Jim White — great the YouTube clip. McCain is the biggest hypocrite – but W is the worst pREsident ever…

  3. Phoenix Woman says:

    Never forget: The man’s full name is John Sidney McCain III, and the only reason he got into politics is because his Naval career had stalled out and he was never going to be an admiral like his granddad and daddy. Cindy’s millions came in mighty handy for this.

    • scribe says:

      That’s not a little unfair. It’s one thing for an officer to be something of a screw-up and a drunken hellraiser, which he was, at least by comparison to his forebears. The fact of who his forebears were gave him a lot of slack within the military – that’s just the way it is. I saw the same thing with the generals’ and colonels’ sons I served alongside – they got slack the non-son-of-a-career-officer would not get.

      But, becoming a PW changes the whole calculus. Post-capture and return, they get some special solicitude and maybe a little more rank than they would have achieved had they not been captured. They get promoted along with their peers even while in captivity. And that goes for officer as well as enlisted. A sergeant I served with had been a PW in Vietnam (and it showed – he looked ancient from the experience). No one even had to mention it – when he needed covering for (his treatment had taken most of his energy away), he got it without anyone ever mentioning it.

      So, McCain might never have become a fleet commander or CINCPAC like his forebears, but had he stayed in (IIRC, he retired shortly after hitting his 20 years) he likely would have gotten a flag of his own and some notable job – one important but not on the main stream of career advancement and ultimately a dead end – where he could have been held up to the rank and file.

      His getting out when he did was likely motivated by the opportunity of politics which may have been apparent (or made apparent) to him while he was in the Navy.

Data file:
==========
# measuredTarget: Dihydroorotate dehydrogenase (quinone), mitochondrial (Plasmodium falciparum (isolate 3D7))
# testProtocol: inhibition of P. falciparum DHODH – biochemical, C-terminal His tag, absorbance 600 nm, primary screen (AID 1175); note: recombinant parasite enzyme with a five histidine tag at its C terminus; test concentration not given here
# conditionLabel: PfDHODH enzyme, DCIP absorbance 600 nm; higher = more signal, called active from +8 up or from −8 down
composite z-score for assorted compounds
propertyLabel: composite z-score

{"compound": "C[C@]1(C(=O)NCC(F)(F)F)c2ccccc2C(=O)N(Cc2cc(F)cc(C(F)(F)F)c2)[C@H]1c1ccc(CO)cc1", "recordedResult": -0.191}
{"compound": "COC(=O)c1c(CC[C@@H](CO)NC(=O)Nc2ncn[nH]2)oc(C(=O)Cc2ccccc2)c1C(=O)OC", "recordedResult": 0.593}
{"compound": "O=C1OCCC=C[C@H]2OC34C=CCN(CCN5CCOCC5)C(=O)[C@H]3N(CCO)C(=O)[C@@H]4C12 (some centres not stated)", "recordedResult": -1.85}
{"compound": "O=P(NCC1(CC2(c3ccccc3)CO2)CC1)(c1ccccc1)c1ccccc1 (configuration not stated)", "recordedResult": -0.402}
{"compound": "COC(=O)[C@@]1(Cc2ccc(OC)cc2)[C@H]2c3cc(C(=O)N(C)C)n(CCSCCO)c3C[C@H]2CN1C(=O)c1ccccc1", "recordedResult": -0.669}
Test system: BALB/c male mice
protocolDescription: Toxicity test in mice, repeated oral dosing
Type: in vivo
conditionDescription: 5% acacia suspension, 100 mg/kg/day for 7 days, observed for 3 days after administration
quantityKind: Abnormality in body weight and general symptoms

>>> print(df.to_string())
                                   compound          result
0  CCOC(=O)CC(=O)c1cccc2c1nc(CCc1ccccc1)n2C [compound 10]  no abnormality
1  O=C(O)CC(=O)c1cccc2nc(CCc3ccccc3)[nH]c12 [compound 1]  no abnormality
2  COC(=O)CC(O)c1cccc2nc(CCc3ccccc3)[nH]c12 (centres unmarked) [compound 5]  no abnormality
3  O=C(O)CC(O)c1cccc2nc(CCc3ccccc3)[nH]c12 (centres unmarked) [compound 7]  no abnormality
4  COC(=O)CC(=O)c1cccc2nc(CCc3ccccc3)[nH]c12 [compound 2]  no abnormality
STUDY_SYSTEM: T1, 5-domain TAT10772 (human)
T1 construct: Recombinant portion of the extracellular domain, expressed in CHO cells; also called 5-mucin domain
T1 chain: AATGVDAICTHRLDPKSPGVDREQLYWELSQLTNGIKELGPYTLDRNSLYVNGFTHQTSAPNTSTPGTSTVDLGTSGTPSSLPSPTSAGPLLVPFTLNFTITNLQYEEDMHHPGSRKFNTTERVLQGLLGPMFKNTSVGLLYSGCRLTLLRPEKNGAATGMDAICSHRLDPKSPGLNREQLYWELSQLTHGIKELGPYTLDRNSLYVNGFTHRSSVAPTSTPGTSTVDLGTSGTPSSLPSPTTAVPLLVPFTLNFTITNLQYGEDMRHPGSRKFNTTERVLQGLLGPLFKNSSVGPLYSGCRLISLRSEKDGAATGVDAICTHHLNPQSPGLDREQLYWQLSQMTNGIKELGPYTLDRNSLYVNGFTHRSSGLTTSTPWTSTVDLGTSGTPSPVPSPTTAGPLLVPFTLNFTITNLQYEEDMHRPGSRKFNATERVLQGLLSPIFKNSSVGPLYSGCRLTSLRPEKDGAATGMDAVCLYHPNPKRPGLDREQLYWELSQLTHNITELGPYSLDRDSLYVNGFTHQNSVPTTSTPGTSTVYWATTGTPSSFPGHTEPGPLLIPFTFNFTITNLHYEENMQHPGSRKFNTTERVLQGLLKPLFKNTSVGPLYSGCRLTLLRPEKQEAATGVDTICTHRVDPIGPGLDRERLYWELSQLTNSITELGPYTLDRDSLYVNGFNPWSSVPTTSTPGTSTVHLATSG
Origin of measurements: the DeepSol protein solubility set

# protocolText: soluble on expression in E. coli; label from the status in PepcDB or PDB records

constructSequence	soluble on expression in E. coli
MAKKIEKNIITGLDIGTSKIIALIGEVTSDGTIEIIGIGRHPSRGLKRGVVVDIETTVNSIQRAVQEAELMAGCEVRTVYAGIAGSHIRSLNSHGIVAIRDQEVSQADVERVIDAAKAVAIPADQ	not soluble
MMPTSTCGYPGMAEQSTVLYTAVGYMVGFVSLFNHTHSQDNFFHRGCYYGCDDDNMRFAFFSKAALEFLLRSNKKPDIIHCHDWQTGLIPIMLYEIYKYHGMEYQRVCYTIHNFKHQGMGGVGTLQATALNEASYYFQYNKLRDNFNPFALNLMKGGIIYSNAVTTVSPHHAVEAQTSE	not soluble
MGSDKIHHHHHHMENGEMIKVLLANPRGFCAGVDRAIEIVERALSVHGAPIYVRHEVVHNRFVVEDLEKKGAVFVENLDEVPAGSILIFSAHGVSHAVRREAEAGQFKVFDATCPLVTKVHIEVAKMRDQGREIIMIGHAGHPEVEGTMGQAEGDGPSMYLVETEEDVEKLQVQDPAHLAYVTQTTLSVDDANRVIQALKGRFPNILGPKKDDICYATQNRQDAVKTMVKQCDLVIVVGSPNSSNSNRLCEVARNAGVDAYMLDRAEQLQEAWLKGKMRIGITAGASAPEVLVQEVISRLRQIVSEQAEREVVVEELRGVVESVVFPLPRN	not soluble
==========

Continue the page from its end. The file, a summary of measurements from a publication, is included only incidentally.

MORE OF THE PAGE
4. freepatriot says:

    I do wonder what motivated Will to write this column right now. Was he nudged by those still angry about McCain’s early campaign finance reforms?

    the rats are eating their own, and you wonder why ???

    some of this might be “make nice” gestures toward the Democrats by repuglitards who can read the writing on the wall

    or maybe Will just has his own finger in the wind, and senses a change coming …

    we could drive ourselves crazy figuring out what this is about

    but that kinda interferes with the enjoyment of it all

    • pinson says:

      Campaign finance restrictions are something Will writes about often. He HATES them on free speech grounds, and I can’t say I blame him.

  5. selise says:

    I do wonder what motivated Will to write this column right now. Was he nudged by those still angry about McCain’s early campaign finance reforms?

    i agree with others who’ve said that we’re seeing an inter-republican fight – but i don’t think it’s necessarily lead by the religious right, or even people still pissed about campaign finance reforms (although i expect they are allies). from a comment i left at fdl yesterday:

    a very cursory review on tuesday made me wonder if we’re not seeing some republican infighting and we’re (the dems/progressives/left of center) are jumping in on the side of the anti-mccain faction.

    this is all just the realm of wild speculation…. so please don’t take it as anything more than a question (or really a series of questions).

    1. doesn’t mccain look dirty as hell from his time on the indian affairs committee? especially with regard to apparently threatening and potentially blackmailing the abramoff wing? and then covering up for them?

    2. doesn’t it seem weird that the nyt would write a piece on mccain’s relationships with lobbyists by focusing on time when mccain (on the commerce committee) was involved in the debate over telco consolidation. an issue where the nyt sure looks far, far more corrupt than mccain (who was one of only a handful of senators to vote against the telecomunicaitons bill in (i think) 1996? isn’t that in issue where the dems look very bad?

    3. were the sources of the recent nyt piece sourced to republicans?

    so why does the nyt focus on an issue that (as far as i know) mccain was not as corrupt as either the MSM or the clinton administration and ignore the issue that looks (to me in my ignorance) to be the real dirt on mccain?

    just does not compute for me.

    if i were republican political operative who wanted to safely attack mccain, i’d pick something that if followed up carefully would lead to more corruption by the outlet i’m leaking to and the opposing party. i wouldn’t pick something that would, if followed up, lead to abramoff and his crew of republicans.

    since i know so little about mccain’s history, i likely have it all wrong… hoping someone can correct me on the backstory and explain wtf is going on.